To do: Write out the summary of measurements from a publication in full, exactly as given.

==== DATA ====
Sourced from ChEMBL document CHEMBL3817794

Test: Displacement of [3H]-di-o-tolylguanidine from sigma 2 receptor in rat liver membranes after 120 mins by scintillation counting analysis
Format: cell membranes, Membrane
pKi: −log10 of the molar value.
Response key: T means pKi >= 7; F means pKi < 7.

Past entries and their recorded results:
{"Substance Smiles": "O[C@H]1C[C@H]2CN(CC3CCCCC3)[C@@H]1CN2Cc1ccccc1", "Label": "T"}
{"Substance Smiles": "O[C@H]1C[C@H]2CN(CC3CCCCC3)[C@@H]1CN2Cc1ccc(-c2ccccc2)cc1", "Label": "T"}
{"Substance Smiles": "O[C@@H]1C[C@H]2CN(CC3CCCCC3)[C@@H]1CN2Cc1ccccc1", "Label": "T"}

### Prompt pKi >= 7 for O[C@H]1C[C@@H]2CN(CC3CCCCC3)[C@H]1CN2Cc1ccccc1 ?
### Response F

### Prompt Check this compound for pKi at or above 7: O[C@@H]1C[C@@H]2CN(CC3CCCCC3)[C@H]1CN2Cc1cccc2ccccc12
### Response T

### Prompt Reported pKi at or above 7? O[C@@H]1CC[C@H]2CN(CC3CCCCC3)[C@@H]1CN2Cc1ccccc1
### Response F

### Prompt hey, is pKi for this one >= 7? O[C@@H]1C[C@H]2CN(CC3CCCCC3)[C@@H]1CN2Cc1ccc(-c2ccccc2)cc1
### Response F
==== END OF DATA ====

Sourced from ChEMBL document CHEMBL3817794

Test: Displacement of [3H]-di-o-tolylguanidine from sigma 2 receptor in rat liver membranes after 120 mins by scintillation counting analysis
Format: cell membranes, Membrane
pKi: −log10 of the molar value.
Response key: T means pKi >= 7; F means pKi < 7.

Past entries and their recorded results:
{"Substance Smiles": "O[C@H]1C[C@H]2CN(CC3CCCCC3)[C@@H]1CN2Cc1ccccc1", "Label": "T"}
{"Substance Smiles": "O[C@H]1C[C@H]2CN(CC3CCCCC3)[C@@H]1CN2Cc1ccc(-c2ccccc2)cc1", "Label": "T"}
{"Substance Smiles": "O[C@@H]1C[C@H]2CN(CC3CCCCC3)[C@@H]1CN2Cc1ccccc1", "Label": "T"}

### Prompt pKi >= 7 for O[C@H]1C[C@@H]2CN(CC3CCCCC3)[C@H]1CN2Cc1ccccc1 ?
### Response F

### Prompt Check this compound for pKi at or above 7: O[C@@H]1C[C@@H]2CN(CC3CCCCC3)[C@H]1CN2Cc1cccc2ccccc12
### Response T

### Prompt Reported pKi at or above 7? O[C@@H]1CC[C@H]2CN(CC3CCCCC3)[C@@H]1CN2Cc1ccccc1
### Response F

### Prompt hey, is pKi for this one >= 7? O[C@@H]1C[C@H]2CN(CC3CCCCC3)[C@@H]1CN2Cc1ccc(-c2ccccc2)cc1
### Response F